The family of a young Scottsville girl murdered nearly three years ago may see the case go to trial next fall. 

A new trial date was set on Tuesday in the capital murder case against Timothy Madden who is charged in the death of seven-year-old Gabbi Doolin. 

Allen Circuit Judge Janet Crocker set a September 4 trial date for Madden who is charged with kidnapping, rape, sodomy, and murder. 

Lisa Autry

At 3.3 million, a record number of Kentuckians are registered to vote ahead of the November general election, according to the Secretary of State's Office. 

The commonwealth will try to grow its voter rolls even further on Tuesday in conjunction with National Voter Registration Day. 

Many agencies, high schools, and colleges and universities in Kentucky will be conducting voter registration drives with the signup deadline only two weeks away.

WFPL

U.S. Senator Rand Paul of Kentucky says Brett Kavanaugh “absolutely” still has his support. 

The Bowling Green Republican says he thinks the U.S. Supreme Court nominee will be confirmed in the next week or so, despite accusations that he sexually assaulted a young woman when he was in high school. 

Paul told WKU Public Radio on Thursday evening that he thinks it’s a mistake to discredit Kavanaugh’s personal life and career based on accusations.

"I think we should be judged on the totality of our life. He's been married for 25 years, he's a good husband and father, he's been a judge for 12 years," Paul commented. "I think we shouldn't discount that when someone comes forward with an accusation from 35 years ago."

A Barren County man has filed a lawsuit in federal court against the city of Horse Cave and its police department.  The civil complaint alleges that officers tried to coerce the citizen into orchestrating a drug deal. 

Travis Branstetter of Glasgow is also suing former Horse Cave Police Chief Sean Henry and officers Larry Dale Martin and James Roberts.

According to court records filed in U.S. District Court for the Western District of Kentucky, Branstetter claims he was unlawfully detained and arrested at a police roadblock in August 2017.  He alleges that Horse Cave police told him he was being arrested for DUI, yet officers didn’t perform any field sobriety tests.

Public Domain

Kentucky health officials want to avoid a repeat of last year’s flu season that reached an epidemic level. 

The flu virus killed 325 Kentuckians and sickened more than 10,000. 

A coalition that also includes the Foundation for a Healthy Kentucky and the Kentucky Medical Association launched a statewide flu prevention campaign on Tuesday.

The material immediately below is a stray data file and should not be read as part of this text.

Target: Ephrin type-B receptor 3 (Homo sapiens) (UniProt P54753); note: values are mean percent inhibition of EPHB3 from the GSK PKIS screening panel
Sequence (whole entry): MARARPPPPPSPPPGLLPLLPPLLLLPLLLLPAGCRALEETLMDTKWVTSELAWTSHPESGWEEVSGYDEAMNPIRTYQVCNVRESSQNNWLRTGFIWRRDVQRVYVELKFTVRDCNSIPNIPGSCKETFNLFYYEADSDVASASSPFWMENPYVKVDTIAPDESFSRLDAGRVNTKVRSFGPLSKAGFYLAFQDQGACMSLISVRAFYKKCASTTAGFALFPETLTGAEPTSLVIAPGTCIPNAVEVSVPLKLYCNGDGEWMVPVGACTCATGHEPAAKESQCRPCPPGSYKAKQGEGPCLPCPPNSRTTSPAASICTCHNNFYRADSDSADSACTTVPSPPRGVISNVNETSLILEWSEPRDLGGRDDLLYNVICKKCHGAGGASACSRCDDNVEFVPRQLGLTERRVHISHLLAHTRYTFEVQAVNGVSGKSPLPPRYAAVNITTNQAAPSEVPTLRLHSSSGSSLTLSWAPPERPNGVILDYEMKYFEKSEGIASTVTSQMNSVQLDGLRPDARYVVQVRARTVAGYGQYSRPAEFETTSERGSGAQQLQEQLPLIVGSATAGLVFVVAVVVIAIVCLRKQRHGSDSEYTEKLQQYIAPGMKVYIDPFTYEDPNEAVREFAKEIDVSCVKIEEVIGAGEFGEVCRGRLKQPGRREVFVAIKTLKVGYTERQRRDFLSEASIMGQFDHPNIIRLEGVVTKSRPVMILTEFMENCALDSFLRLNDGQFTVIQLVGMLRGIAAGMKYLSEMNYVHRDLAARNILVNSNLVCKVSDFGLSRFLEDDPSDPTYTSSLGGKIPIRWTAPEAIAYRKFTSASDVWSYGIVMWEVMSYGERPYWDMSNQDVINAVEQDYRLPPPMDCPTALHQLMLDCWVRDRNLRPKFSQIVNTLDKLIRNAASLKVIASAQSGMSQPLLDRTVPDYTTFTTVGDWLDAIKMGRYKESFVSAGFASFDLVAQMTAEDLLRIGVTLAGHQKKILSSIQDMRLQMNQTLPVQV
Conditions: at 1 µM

Rebeka Abram

The captain of the Salvation Army in Owensboro is preparing to head to the east coast to assist in Hurricane Florence recovery efforts. 

Rebekah Abram is expecting to leave Sunday or Monday, and while her exact destination is unknown, she suspects she’ll be sent to the Wilmington, North Carolina area. 

This isn’t her first disaster relief mission, and says each experience brings challenges and rewards.

"I think being able to go and serve individuals who are hurting, being the hands and feet of Christ to them, giving a hot meal to a child who has lost everything," Abram stated. "It seems like something small, but to them it means a lot."

Diocese of Owensboro

The Catholic Diocese of Owensboro says two victims have recently stepped forward with allegations of sexual abuse.  One victim claimed the abuse occurred between 1944 and 1947.  The other was in 1962. 

Bishop William Medley says the accusations are against two different priests who are now deceased.  In an interview with WKU Public Radio, he declined to release their names, but said there had been other complaints about them in the past.  Medley says, to his knowledge, the priests were never disciplined because all of the complaints came after their deaths. 

Bishop Medley says while he is horrified by the claims, it’s important to note the alleged abuse occurred before 2002 when U.S. bishops enacted a series of reforms.

LinkedIn

A former Western Kentucky University professor is facing a federal charge of wire fraud stemming from his time as a civil engineering faculty member. 

Matt Dettman was placed on unpaid administrative leave in October 2017 and resigned from his position last December. 

According to documents filed in U.S. District Court, Dettman is charged in connection with the testing of concrete and soil samples for local companies.  The testing was performed by the WKU Engineering Department.